Omtatah asks court to suspend KU hospital launch

Monday October 14 2019

A dispute over management of the Kenyatta University Teaching, Referral and Research Hospital on Monday landed in the corridors of justice.

Activist Okiya Omtatah filed a case seeking to stop its official launch this week as a State parastatal, arguing the move would be contrary to the law.

Mr Omtatah argues that the 650-bed facility was set up as a referral and research hospital under the said university hence an attempt to take it away is contrary to the law when it comes to protecting the university's name and assets from third parties.

He further states that even though the hospital was constructed using government loans, it has largely remained under the management of the university.


The activist also notes that a legal notice issued in January, directing that the facility be a separate State corporation or parastatal, is unlawful.


The legal notice saw Health Cabinet Secretary Sicily Kariuki appoint Andrew Toro as acting Chief Executive Officer in April in the disputed hospital which will be run by the board.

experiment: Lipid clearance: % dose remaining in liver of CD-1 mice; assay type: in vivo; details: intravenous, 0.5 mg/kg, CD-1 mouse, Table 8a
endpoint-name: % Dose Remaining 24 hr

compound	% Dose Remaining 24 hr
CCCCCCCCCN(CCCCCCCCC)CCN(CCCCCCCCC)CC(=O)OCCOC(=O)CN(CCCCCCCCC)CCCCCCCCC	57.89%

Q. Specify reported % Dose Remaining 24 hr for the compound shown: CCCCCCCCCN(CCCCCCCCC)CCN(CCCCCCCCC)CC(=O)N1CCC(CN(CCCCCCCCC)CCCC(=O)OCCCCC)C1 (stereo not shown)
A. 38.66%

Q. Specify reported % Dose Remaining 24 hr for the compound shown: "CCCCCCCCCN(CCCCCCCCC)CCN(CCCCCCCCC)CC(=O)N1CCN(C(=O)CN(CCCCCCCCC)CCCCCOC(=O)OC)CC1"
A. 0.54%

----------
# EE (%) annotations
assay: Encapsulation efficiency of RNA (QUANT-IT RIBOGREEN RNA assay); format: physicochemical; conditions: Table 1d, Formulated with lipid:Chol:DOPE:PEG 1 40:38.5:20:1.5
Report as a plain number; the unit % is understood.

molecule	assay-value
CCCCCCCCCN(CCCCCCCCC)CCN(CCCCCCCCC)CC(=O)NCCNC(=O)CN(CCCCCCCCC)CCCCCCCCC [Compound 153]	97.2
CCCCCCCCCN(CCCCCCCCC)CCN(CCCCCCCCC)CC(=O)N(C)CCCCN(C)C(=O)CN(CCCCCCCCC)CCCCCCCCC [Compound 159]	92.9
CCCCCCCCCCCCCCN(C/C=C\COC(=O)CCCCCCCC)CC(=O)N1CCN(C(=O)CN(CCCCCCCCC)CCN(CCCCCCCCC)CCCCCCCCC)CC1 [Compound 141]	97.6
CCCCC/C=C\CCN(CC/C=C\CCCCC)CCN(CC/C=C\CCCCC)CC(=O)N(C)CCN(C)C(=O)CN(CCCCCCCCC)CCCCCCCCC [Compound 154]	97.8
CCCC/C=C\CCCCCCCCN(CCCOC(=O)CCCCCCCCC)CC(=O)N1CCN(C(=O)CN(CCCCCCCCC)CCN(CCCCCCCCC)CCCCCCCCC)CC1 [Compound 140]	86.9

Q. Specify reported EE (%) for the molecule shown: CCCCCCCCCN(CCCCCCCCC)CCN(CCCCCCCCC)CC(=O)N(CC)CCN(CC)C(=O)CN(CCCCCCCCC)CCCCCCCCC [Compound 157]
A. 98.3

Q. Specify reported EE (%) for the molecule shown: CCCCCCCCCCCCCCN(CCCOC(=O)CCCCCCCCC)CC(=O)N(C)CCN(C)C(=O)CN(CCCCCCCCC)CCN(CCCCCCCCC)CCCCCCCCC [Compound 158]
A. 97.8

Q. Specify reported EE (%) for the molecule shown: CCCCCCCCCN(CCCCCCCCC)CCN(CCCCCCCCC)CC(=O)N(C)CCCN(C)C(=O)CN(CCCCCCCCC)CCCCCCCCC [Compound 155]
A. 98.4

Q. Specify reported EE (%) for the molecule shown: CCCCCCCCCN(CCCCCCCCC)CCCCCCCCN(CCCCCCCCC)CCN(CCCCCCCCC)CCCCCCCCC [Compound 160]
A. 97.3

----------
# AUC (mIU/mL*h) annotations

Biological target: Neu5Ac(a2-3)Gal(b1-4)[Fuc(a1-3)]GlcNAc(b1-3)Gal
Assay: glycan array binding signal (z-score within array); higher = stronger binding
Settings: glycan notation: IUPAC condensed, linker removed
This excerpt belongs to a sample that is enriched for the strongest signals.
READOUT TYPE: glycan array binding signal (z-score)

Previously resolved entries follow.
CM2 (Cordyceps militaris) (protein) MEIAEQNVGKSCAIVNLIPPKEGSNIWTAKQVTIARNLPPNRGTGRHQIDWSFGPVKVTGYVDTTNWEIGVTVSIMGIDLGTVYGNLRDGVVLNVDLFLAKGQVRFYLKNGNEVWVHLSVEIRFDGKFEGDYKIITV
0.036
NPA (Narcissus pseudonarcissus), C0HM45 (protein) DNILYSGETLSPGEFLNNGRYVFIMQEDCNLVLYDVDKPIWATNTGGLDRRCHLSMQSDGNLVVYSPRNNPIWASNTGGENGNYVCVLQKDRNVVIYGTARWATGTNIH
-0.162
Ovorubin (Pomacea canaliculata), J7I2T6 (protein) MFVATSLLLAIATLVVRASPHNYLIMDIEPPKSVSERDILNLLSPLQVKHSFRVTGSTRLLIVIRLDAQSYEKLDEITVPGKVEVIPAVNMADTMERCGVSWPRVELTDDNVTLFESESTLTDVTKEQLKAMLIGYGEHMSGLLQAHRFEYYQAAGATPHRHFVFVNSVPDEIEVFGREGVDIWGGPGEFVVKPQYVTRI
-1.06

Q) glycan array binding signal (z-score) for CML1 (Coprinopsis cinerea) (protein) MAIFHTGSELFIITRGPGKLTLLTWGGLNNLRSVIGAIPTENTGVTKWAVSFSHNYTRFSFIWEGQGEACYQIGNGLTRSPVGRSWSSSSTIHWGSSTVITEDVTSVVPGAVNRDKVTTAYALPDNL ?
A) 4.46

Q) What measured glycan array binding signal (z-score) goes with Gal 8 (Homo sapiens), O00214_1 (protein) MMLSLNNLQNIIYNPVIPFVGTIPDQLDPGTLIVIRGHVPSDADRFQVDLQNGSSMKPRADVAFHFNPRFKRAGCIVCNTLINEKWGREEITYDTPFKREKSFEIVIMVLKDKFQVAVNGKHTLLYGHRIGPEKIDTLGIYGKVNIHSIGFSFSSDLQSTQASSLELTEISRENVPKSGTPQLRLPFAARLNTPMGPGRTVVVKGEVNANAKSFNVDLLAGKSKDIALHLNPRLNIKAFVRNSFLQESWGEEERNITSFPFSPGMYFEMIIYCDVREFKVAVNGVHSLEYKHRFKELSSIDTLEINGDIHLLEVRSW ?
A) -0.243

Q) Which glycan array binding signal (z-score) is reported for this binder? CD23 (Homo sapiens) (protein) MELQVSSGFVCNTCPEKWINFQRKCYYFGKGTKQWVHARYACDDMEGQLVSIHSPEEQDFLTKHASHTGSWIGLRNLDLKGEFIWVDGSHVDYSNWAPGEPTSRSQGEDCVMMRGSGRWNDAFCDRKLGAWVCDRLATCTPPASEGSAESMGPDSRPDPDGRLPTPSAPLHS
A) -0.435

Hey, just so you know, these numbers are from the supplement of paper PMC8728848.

According to Mr Omtatah, individuals who may resign from other places of work to take appointments at the hospital will suffer irreversible damage should the case succeed.

He also fears that the board and management of the hospital may enter into contractual agreements that will remain binding even if the case succeeds,

As such, he has requested the court to consider suspending the hospital's planned launch between October 14- 16 or on any other date.

“From the Constitution, the Universities Act 2012 and Kenyatta University’ Charter, Statutes and Strategic plan, the hospital is an integral part of the varsity hence legal notice No. 2 of January 22, 2019, which purports to establish it as separate State corporation or parastatal is a nullity in law,” the activist says.


Mr Omtatah has sued KU, President Uhuru Kenyatta and the Attorney-General and listed the varsity's council, the staff union and the Katiba Institute as interested parties.

The Sh8 billion hospital is expected to provide specialised treatment, especially for tumours, alongside training and research.

It has been lying idle for about two years following a row between the university and the government on who should manage it.